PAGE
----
What is Git?
According to Git’s official documentation, “Git is a free and open-source distributed version control system designed to handle everything from small to very large projects with speed and efficiency”.
It is essential for a developer team to keep track of their codes. However, manually tracking all of the changes made by each team member over time is extremely difficult. Git, on the other hand, will help you keep track of which changes were made, by whom, and when, as well as giving sufficient functionality. If you end up with a bug in your code, Git becomes even more important!
Is Git & Github are same?
GitHub is a service that lets you host your Git projects on a remote server (or in other words, in the cloud). It’s important to note that GitHub and Git are not same. GitHub is nothing more than a hosting site. There are number of companies such as Bitbucket and GitLab etc which provides hosting services similar to GitHub.
Let’s get started on learning how to use git step-by-step.
Click here to get details on how to install Git in your operating systems. Use the following command in the command prompt to see if Git is installed correctly.
Create a Local repository
1st create a folder (a workspace) for your project. Navigate to the folder and enter below command to create a local repositary.
What is Local repository? — The local repository is the .git folder inside our project folder. It will track all the changes made to the files in our project and record that history over time.
Add some files
create a file (Ex: Helloworld.java) within the folder and add some codes.
Use the following command for add the file to staging area
git add <file name>
git add helloworld.java//In case if you have to add multiple files
git add <file name> <file name> <file name>
git add helloworld.java Employee.java Customer.java// In case if you want to add all the files and folders inside your project folder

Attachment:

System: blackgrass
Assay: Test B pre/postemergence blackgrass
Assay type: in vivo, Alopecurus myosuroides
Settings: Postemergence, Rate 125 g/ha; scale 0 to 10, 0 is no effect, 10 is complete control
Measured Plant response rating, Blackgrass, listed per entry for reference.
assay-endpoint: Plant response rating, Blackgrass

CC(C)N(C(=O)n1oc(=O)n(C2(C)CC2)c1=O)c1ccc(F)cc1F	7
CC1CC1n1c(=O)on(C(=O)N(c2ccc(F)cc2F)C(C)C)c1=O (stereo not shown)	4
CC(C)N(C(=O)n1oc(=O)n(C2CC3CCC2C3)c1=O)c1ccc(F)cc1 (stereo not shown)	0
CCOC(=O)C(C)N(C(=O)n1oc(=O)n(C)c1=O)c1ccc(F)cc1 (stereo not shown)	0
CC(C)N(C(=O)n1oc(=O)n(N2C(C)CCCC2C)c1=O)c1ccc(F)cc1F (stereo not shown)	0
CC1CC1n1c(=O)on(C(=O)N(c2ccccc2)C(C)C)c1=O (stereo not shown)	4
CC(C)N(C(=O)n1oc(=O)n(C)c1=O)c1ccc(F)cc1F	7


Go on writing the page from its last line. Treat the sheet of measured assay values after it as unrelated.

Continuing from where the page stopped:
git add .
Git will keep track of our code only if the file is in staging area. Even if the file is located inside the project folder, git will not keep track of it if it is not added to the staging area. Furthermore, only the changes made to files in the staging area will be committed when we commit.
Use the following command to commit the file
git commit -m <commit message>
git commit -m "Initial Commit"
Note: If we modified a file after committing it or when it’s in the staging area, the file’s status changes to “modified” and it’s no longer in the staging area. To commit it, we must first add them to the staging area again, and then only we can commit it.
To add files to the staging area and commit the file in one step, use the following code
git commit -a -m <commit message>
git commit -a -m "file is modified"
use the following command to view status of each file in our project.
use the following code to view all the commits which have been done up until now.
Each commit’s author, commit Id, commit date, and commit message will be listed in the log.
A branch is a lightweight, movable pointer to the most recent commit in a project. Git allows for concurrent development of the same project by keeping several branches that are entirely separate from each other. A modification in one branch has no effect on the other branches. This enables developers to work on several features at once.